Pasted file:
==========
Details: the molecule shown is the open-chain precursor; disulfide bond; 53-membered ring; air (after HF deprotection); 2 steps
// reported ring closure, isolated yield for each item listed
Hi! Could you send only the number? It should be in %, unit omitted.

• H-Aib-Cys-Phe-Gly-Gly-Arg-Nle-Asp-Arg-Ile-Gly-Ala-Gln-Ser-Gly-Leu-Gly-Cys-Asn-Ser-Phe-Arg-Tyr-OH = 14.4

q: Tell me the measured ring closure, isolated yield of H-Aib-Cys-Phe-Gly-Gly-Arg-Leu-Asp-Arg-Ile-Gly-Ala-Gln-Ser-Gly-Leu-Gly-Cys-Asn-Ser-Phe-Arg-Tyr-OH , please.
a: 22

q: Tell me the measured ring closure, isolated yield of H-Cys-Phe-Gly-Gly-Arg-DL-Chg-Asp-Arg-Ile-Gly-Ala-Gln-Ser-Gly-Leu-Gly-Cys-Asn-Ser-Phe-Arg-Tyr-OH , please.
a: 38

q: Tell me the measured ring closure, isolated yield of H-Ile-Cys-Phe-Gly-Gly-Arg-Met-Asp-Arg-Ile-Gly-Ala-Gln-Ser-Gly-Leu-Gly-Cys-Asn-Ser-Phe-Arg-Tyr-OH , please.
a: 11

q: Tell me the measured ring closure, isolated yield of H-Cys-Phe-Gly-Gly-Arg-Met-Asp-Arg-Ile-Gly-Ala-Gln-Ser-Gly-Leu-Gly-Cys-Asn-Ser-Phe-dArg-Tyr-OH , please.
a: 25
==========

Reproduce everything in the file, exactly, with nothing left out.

Details: the molecule shown is the open-chain precursor; disulfide bond; 53-membered ring; air (after HF deprotection); 2 steps
// reported ring closure, isolated yield for each item listed
Hi! Could you send only the number? It should be in %, unit omitted.

• H-Aib-Cys-Phe-Gly-Gly-Arg-Nle-Asp-Arg-Ile-Gly-Ala-Gln-Ser-Gly-Leu-Gly-Cys-Asn-Ser-Phe-Arg-Tyr-OH = 14.4

q: Tell me the measured ring closure, isolated yield of H-Aib-Cys-Phe-Gly-Gly-Arg-Leu-Asp-Arg-Ile-Gly-Ala-Gln-Ser-Gly-Leu-Gly-Cys-Asn-Ser-Phe-Arg-Tyr-OH , please.
a: 22

q: Tell me the measured ring closure, isolated yield of H-Cys-Phe-Gly-Gly-Arg-DL-Chg-Asp-Arg-Ile-Gly-Ala-Gln-Ser-Gly-Leu-Gly-Cys-Asn-Ser-Phe-Arg-Tyr-OH , please.
a: 38

q: Tell me the measured ring closure, isolated yield of H-Ile-Cys-Phe-Gly-Gly-Arg-Met-Asp-Arg-Ile-Gly-Ala-Gln-Ser-Gly-Leu-Gly-Cys-Asn-Ser-Phe-Arg-Tyr-OH , please.
a: 11

q: Tell me the measured ring closure, isolated yield of H-Cys-Phe-Gly-Gly-Arg-Met-Asp-Arg-Ile-Gly-Ala-Gln-Ser-Gly-Leu-Gly-Cys-Asn-Ser-Phe-dArg-Tyr-OH , please.
a: 25